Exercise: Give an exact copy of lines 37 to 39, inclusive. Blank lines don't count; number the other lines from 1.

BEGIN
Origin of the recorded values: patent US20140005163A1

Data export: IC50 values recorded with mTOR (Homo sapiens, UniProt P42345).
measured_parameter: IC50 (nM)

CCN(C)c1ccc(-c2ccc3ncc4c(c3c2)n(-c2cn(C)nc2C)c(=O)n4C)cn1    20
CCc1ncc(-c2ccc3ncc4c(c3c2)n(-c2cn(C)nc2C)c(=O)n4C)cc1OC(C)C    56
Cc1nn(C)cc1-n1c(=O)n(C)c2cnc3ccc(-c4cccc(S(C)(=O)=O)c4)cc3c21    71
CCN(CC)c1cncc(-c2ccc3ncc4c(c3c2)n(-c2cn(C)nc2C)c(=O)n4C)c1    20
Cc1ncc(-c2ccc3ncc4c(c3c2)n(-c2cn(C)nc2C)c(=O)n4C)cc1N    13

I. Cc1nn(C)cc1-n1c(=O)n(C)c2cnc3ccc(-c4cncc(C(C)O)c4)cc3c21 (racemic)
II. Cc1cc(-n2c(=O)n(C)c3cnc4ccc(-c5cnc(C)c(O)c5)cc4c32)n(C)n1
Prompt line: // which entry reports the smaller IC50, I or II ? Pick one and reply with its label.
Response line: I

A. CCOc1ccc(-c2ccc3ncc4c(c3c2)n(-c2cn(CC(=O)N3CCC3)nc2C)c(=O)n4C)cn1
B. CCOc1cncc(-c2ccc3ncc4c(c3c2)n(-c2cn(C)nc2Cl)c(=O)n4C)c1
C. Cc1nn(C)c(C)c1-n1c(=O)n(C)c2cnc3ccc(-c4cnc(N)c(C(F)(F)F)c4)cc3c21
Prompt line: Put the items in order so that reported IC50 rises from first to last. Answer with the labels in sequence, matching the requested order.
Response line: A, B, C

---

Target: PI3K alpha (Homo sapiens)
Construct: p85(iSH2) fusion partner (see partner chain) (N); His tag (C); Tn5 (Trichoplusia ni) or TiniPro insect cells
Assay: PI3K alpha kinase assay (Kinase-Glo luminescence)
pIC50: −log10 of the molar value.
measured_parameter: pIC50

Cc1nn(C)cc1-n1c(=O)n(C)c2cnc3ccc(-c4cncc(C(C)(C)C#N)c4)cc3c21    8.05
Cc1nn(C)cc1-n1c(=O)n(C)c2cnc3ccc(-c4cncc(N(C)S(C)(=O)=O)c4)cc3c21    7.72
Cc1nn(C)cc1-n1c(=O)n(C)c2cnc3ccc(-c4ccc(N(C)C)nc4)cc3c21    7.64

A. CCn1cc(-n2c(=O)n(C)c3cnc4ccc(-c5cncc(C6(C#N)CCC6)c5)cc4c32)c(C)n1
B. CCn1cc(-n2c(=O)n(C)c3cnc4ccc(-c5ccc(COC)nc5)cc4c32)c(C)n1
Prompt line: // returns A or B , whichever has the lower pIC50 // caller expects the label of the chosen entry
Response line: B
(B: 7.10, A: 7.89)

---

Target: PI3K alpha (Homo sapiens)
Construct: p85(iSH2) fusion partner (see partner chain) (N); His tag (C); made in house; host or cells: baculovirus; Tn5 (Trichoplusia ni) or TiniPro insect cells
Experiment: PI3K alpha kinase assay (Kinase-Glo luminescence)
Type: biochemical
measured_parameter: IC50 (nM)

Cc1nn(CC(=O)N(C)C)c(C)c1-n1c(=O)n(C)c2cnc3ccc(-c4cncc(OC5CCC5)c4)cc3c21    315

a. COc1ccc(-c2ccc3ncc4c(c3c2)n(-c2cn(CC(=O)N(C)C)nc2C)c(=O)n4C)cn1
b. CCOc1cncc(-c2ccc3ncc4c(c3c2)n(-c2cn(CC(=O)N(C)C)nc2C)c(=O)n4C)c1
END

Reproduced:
measured_parameter: IC50 (nM)

Cc1nn(CC(=O)N(C)C)c(C)c1-n1c(=O)n(C)c2cnc3ccc(-c4cncc(OC5CCC5)c4)cc3c21    315

a. COc1ccc(-c2ccc3ncc4c(c3c2)n(-c2cn(CC(=O)N(C)C)nc2C)c(=O)n4C)cn1